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ARS Home » Midwest Area » Ames, Iowa » National Laboratory for Agriculture and The Environment » Soil, Water & Air Resources Research » Research » Publications at this Location » Publication #360268

Research Project: Reducing the Environmental Footprint from Agricultural Systems through Managing Resources and Nutrient Inputs

Location: Soil, Water & Air Resources Research

Title: Swine diets impact manure characteristics and gas emissions: Part II Sulfur source

Author
item Trabue, Steven
item Kerr, Brian
item Scoggin, Kenwood

Submitted to: Science of the Total Environment
Publication Type: Peer Reviewed Journal
Publication Acceptance Date: 6/17/2019
Publication Date: 6/19/2019
Citation: Trabue, S.L., Kerr, B.J., Scoggin, K.D. 2019. Swine diets impact manure characteristics and gas emissions: Part II Sulfur source. Science of the Total Environment. 698:1115-1124. https://doi.org/10.1016/j.scitotenv.2019.06.272.
DOI: https://doi.org/10.1016/j.scitotenv.2019.06.272

Interpretive Summary: Swine growers are increasingly turning to alternative feed ingredients to lower cost, but many of these cheaper sources have increased concentrations of S in both organic and inorganic forms. A study was conducted to determine how the source of S in the diet affects the manure slurries and gas emissions. Diets tested include the following: standard corn soybean meal (CSBM) diet; standard diet enriched with inorganic sulfur; diet with both inorganic and organic S; and a diet enriched with organic S. Animals fed organic S had a significantly higher excretion of solids and nutrients in manure, whereas, animals fed inorganic sulfur had lower manure pH and higher levels of sulfide. Diets with increased levels of organic sulfur had significantly higher levels of NH3, VFAs, and phenols in manure compared to animals fed standard CSBM diets. Hydrogen sulfide emissions were highest for swine diets with inorganic S, but emissions of volatile organic compounds and volatile sulfur compounds were highest in animals fed organic sulfur diets. Manures of animals fed diets with increased organic S contents were determined to be the most odorous by human panels. Information in this report will be of value for growers, engineers, and scientist as they work with feed material with increasing S inclusion rates both organically and inorganically.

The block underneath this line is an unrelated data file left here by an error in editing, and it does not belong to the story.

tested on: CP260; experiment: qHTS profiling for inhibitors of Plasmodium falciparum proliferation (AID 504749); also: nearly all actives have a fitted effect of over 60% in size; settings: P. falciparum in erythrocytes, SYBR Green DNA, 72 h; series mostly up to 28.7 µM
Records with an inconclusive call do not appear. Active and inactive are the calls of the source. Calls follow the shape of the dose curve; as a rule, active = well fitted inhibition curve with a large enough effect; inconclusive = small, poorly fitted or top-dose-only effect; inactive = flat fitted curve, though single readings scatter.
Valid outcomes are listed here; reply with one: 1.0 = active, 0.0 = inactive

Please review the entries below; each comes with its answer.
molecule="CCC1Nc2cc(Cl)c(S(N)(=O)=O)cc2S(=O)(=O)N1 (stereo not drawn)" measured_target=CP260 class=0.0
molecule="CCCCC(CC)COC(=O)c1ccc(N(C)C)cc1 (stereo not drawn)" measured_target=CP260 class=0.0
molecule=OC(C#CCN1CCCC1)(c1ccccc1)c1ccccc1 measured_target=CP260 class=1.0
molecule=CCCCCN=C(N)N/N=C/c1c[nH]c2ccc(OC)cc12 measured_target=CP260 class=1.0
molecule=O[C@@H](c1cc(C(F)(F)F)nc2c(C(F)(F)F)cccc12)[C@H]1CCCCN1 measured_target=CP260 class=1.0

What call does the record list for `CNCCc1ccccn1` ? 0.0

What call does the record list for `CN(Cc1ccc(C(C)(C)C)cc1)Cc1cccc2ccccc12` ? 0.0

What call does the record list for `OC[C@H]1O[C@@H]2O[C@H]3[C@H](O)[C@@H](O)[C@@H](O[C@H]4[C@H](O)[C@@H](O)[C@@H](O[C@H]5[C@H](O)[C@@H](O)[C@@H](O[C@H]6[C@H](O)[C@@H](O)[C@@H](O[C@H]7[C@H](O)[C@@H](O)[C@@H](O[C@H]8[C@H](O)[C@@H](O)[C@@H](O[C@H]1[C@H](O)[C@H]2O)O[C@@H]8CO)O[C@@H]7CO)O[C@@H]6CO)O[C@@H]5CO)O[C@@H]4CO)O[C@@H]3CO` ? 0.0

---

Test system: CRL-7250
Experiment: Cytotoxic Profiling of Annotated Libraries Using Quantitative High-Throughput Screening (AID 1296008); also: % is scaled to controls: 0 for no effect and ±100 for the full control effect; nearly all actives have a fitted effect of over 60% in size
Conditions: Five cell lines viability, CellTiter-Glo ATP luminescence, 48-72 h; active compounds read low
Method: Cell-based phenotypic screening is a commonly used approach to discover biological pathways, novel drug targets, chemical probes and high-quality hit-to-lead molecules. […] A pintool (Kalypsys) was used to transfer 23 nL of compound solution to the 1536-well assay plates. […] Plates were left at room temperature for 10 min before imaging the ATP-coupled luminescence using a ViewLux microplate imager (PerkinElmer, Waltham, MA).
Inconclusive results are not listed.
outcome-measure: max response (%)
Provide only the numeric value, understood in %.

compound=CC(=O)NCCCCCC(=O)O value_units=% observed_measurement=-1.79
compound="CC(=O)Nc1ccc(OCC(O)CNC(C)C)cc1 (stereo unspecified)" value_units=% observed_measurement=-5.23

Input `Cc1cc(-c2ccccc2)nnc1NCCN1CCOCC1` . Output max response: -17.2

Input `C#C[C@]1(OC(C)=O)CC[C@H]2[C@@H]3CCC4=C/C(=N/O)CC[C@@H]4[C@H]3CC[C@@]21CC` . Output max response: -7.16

Technical Abstract: Sulfur is a key nutrient associated with hydrogen sulfide (H2S) emissions, odor, and respiratory distress of animals. Due to the potential increases in S levels in swine diets, a feeding trial study was conducted to determine the effect of dietary S source material on manure slurries chemical properties and gas emissions. A total of 24 gilts averaging 139 kg body weight were fed a diet containing either 1.80 g S kg-1 or diets containing 3.50 g S kg-1 feed as supplied by CaSO4, distillers dried grains with solubles (DDGS), or corn feather meal (CFM) with an average daily feed intake of 2.70 kg/d over the 41 d trial. Feces and urine were collected after each feeding and added to manure storage containers. At the end of the study, manure slurries were monitored for gas emissions and chemical properties. ANOVA indicated that S source had a significant effect on excretion of DM, C, N, S in manure. Pigs fed DDGS diets had significantly higher levels of NH3, VFAs, and phenols in manure compared to pigs fed CSBM diets. There were no significant differences in C or N emissions for pigs fed different diets, but S emissions showed trends in higher emissions. Odor and odorant emissions were significant different based on diet with CFM being the most odorous compared to standard CSBM diets. Pigs fed CFM and DDGS had a greater percentage of their chemical odor associated with volatile organic compounds while CSBM diets had greater percentage associated with H2S emissions.